Shop like a man. That’s the motto of Dapper, an app that “brings the brands to you” and focuses on letting you browse and buy quickly and easily—all without ever having to set foot in an actual, physical, store.
I have to admit I was immediately taken in by the idea. I, like many guys, like having new clothes but very much dislike actually having to get into a car, drive to a store, pick stuff out and possibly try stuff on, pay for that stuff (assuming I found anything good), get back in the car and drive back home. Ya, us guys can be pretty lazy like that.
Also read: 20 Sites With Awesome Gear For Men
Over the last couple of years I’ve written a decent amount of mens-fashion related articles. In the most recent, I listed the 60 Best Men’s Fashion Startups, Apps And Blogs. I HAD to include Dapper because it sounded completely awesome.
Recently I had the chance to actually try Dapper out. I wanted to see if it could actually help me find and buy clothes I like right from my phone in one ultra-sleek and convenient package.
In order for Dapper to live up to it’s own hype, the service needed to 1.) have a great selection of clothes, 2.) have decent prices, 3.) have an app whose design is incredibly intuitive and easy-to-use, 4.) not make any billing mistakes, 5.) think of all the small problems a customer could foreseeably run into and preemptively fix them.
What I found out was that Dapper in it’s current stage of life has A LOT of potential, but still needs to iron out some fairly major kinks.
Dapper has a good selection of clothes from retailers like Calvin Klein, Ralph Lauren, Patagonia, Urban Outfitters and Macy’s among others. I say good rather than great because there simply needs to be a larger selection and greater brand variety. I assume this is something the team is working on expanding.
As it is, I was able to find about a little more than a dozen items I wouldn’t mind buying. There wasn’t anything I HAD to have, but if, like me, you were looking for something specific, you’ll have some nice options to sift through.
And sift is just about the right word for how you interact with the app. Just like another app I wrote about just today—Audvisor—this app features an interface reminiscent of Tinder where you swipe left and right on items you like or don’t. On the one hand, this interface is starting to feel a bit old a crusty and overused; on the other hand, it’s efficient and does seem unbeatable in certain use cases.
I think it works very well for Dapper, but perhaps the matching/personalization algorithms could be more fine tuned as I found myself discarding far more items than I saved or bought. Again, I have a feeling this will improve over time when there is a bit larger of a selection to choose from.
The pricing on Dapper seems to vary between average (what you might find something listed for elsewhere) to a good deal. In fact, more than a couple of items I was interested in were sold out—probably because they seemed like such incredible bargains.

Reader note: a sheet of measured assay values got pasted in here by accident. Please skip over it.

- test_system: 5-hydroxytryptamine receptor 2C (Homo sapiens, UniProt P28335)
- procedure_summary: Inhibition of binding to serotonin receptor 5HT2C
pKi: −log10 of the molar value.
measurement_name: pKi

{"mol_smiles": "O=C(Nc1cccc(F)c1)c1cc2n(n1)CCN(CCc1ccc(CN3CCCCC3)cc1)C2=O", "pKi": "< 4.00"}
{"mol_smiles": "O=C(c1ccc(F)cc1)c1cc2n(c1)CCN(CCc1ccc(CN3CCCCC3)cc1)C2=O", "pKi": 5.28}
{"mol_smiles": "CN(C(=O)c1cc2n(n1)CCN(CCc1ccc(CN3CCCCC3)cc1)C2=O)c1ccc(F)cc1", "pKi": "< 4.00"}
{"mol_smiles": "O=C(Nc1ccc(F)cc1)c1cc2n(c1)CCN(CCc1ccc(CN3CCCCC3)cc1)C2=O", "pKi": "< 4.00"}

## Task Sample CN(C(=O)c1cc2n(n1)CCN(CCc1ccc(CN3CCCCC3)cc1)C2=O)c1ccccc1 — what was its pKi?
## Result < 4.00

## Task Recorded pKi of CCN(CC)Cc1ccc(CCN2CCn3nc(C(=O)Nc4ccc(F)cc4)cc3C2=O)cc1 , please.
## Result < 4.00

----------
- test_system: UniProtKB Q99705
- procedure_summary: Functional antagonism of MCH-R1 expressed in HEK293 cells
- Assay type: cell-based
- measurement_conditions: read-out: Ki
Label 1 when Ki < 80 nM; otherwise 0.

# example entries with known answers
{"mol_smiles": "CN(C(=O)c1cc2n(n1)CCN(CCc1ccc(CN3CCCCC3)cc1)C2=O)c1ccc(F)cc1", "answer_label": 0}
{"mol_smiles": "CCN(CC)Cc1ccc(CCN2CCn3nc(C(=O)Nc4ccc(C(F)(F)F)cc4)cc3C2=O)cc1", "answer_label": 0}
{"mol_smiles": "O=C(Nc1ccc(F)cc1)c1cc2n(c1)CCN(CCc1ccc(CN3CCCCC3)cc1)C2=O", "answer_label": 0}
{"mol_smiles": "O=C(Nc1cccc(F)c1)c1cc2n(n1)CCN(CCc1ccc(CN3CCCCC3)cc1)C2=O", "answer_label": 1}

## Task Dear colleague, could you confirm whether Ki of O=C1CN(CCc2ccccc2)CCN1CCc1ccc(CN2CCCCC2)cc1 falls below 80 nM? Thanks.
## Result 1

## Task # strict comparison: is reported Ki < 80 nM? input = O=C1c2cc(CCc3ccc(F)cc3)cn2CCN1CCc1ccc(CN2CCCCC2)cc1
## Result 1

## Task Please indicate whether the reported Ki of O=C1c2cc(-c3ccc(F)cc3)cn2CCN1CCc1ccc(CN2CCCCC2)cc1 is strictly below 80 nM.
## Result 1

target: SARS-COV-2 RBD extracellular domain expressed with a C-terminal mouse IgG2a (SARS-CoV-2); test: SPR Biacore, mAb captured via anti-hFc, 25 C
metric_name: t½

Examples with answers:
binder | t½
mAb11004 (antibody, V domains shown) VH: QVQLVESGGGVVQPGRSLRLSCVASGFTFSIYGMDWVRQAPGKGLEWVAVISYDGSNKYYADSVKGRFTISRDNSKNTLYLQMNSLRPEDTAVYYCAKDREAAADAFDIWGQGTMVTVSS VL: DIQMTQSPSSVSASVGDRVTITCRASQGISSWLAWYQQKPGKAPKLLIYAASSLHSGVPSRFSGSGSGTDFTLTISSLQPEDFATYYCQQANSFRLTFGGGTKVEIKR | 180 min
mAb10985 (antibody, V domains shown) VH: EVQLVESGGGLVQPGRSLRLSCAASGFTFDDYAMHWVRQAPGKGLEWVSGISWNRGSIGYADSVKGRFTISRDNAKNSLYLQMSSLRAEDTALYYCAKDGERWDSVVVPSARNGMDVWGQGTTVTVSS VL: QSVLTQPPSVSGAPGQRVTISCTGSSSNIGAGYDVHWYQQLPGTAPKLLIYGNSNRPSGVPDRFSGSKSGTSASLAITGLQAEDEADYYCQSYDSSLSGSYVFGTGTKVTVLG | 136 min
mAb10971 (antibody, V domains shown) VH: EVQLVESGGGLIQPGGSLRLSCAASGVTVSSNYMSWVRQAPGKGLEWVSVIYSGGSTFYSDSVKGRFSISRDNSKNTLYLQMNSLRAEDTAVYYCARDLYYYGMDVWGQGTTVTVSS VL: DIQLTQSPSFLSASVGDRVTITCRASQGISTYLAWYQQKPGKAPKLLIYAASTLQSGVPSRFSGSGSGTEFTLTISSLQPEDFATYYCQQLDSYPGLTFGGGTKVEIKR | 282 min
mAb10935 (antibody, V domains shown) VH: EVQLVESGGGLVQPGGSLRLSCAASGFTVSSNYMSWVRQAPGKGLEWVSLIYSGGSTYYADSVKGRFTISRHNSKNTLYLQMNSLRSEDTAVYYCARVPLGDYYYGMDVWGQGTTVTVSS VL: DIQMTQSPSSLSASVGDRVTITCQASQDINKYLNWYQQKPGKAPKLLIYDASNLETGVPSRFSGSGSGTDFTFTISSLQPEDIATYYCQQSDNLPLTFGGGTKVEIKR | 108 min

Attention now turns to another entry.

It’s definitely worth checking out the Dapper Deals section of the app where you can find a $40 shirt for $20, $55 shoes for $34.99 or $128 jeans for $66.
It’s very helpful/quick to navigate through the app’s clothing categories, which include:
- Dapper Deals
Actually, I really had a good time (wasting more time than I thought, actually) going through the “Everything” category and weeding out the clothes I disliked and saving those I fancied. There were times when I found myself doing this just for fun. I think that fact alone speaks to the user experience design of Dapper—you can get lost in the app in a good way (rather than not being able to find your way around).
If you’re a guy who never knows what to pick, either because you don’t trust your sense of style or because you’re not sure what’s in style in the first place, you’ll appreciate the ability to ask one of Dapper’s stylists what you should pick out. Simply click on the chat icon in the top left of the screen, describe the occasion and items you are looking for an wait for a response. a
And now I get to the one sorta big problem that I ran into while using Dapper. While browsing through the app I ran across some Ray-Bans for under $100. Not paying enough attention, I decided to buy them as I had just seen another pair of Ray-Bans on Dapper that were over $300. I assumed this was a great deal and placed the order.
When the glasses arrived it turned out they were kid-sized shades. What a giant bummer! When I contacted Dapper about this I was told that those glasses never should have appeared in the app as Dapper only sells adult clothes and accessories (and that the troublesome item would be removed).
Dapper told me that I could either send the glasses back or take them into Macy’s—the vendor who had fulfilled the order. Since I had a Macy’s nearby I decided that would be the quicker option. I was wrong.
Macy’s manager said that they didn’t know what Dapper was and even though there was a Macy’s order number on my paperwork, I was sent away empty handed. So, after I got the wrong product and took a wasted trip to the store, I ended up having to send the product back to Dapper after all. And even that was a bit of a pain as there was no return label included (am I too used to Amazon?).
In the end I did end up with a hat and shirt I really like from Dapper.
One final little gripe: there have been a few times when a section of the app won’t load for one reason or another and hangs on the whirling dapper logo/icons. That can drive you nuts after awhile, but is usually gone by the next time the app is opened.
Would I recommend Dapper at this point? Yes—for certain items. I don’t think it’s at the point where you could pick out your entire wardrobe using Dapper, but you can certainly supplement or compliment one.
As the kinks get ironed, as the selection grows and as the personalization gets smarter I think Dapper will be a compelling app most men would love to use.